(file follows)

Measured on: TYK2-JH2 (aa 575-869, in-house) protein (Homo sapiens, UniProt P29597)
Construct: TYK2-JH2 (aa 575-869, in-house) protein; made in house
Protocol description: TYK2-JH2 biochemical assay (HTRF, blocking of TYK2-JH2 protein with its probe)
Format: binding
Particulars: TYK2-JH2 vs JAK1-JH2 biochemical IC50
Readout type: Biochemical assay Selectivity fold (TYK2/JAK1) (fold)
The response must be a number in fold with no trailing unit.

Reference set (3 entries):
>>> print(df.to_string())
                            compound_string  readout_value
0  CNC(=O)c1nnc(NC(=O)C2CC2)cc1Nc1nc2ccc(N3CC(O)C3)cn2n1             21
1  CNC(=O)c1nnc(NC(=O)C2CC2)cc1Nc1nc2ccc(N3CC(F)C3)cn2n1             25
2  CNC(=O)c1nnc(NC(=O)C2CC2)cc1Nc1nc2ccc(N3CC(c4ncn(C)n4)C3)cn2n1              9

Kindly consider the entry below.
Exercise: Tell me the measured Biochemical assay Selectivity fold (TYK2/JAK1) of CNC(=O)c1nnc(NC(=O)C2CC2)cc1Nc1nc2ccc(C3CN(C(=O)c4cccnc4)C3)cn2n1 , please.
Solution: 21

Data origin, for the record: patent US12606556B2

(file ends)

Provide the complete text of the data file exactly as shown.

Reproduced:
Measured on: TYK2-JH2 (aa 575-869, in-house) protein (Homo sapiens, UniProt P29597)
Construct: TYK2-JH2 (aa 575-869, in-house) protein; made in house
Protocol description: TYK2-JH2 biochemical assay (HTRF, blocking of TYK2-JH2 protein with its probe)
Format: binding
Particulars: TYK2-JH2 vs JAK1-JH2 biochemical IC50
Readout type: Biochemical assay Selectivity fold (TYK2/JAK1) (fold)
The response must be a number in fold with no trailing unit.

Reference set (3 entries):
>>> print(df.to_string())
                            compound_string  readout_value
0  CNC(=O)c1nnc(NC(=O)C2CC2)cc1Nc1nc2ccc(N3CC(O)C3)cn2n1             21
1  CNC(=O)c1nnc(NC(=O)C2CC2)cc1Nc1nc2ccc(N3CC(F)C3)cn2n1             25
2  CNC(=O)c1nnc(NC(=O)C2CC2)cc1Nc1nc2ccc(N3CC(c4ncn(C)n4)C3)cn2n1              9

Kindly consider the entry below.
Exercise: Tell me the measured Biochemical assay Selectivity fold (TYK2/JAK1) of CNC(=O)c1nnc(NC(=O)C2CC2)cc1Nc1nc2ccc(C3CN(C(=O)c4cccnc4)C3)cn2n1 , please.
Solution: 21

Data origin, for the record: patent US12606556B2